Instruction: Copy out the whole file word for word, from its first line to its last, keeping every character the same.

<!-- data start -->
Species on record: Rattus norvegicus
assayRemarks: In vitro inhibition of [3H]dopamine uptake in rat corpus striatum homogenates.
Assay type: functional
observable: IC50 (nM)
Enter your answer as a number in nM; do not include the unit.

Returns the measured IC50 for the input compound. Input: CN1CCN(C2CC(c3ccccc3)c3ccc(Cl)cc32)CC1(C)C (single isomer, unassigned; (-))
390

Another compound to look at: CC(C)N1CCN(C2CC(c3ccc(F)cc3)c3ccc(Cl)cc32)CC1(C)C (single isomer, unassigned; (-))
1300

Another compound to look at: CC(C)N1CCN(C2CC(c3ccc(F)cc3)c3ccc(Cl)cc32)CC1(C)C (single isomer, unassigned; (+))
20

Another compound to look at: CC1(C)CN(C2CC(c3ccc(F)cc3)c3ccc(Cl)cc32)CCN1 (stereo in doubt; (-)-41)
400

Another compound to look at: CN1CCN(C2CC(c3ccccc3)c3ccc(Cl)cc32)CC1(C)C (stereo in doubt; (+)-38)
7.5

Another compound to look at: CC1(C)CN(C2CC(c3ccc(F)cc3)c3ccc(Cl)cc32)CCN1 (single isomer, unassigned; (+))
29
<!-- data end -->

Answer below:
Species on record: Rattus norvegicus
assayRemarks: In vitro inhibition of [3H]dopamine uptake in rat corpus striatum homogenates.
Assay type: functional
observable: IC50 (nM)
Enter your answer as a number in nM; do not include the unit.

Returns the measured IC50 for the input compound. Input: CN1CCN(C2CC(c3ccccc3)c3ccc(Cl)cc32)CC1(C)C (single isomer, unassigned; (-))
390

Another compound to look at: CC(C)N1CCN(C2CC(c3ccc(F)cc3)c3ccc(Cl)cc32)CC1(C)C (single isomer, unassigned; (-))
1300

Another compound to look at: CC(C)N1CCN(C2CC(c3ccc(F)cc3)c3ccc(Cl)cc32)CC1(C)C (single isomer, unassigned; (+))
20

Another compound to look at: CC1(C)CN(C2CC(c3ccc(F)cc3)c3ccc(Cl)cc32)CCN1 (stereo in doubt; (-)-41)
400

Another compound to look at: CN1CCN(C2CC(c3ccccc3)c3ccc(Cl)cc32)CC1(C)C (stereo in doubt; (+)-38)
7.5

Another compound to look at: CC1(C)CN(C2CC(c3ccc(F)cc3)c3ccc(Cl)cc32)CCN1 (single isomer, unassigned; (+))
29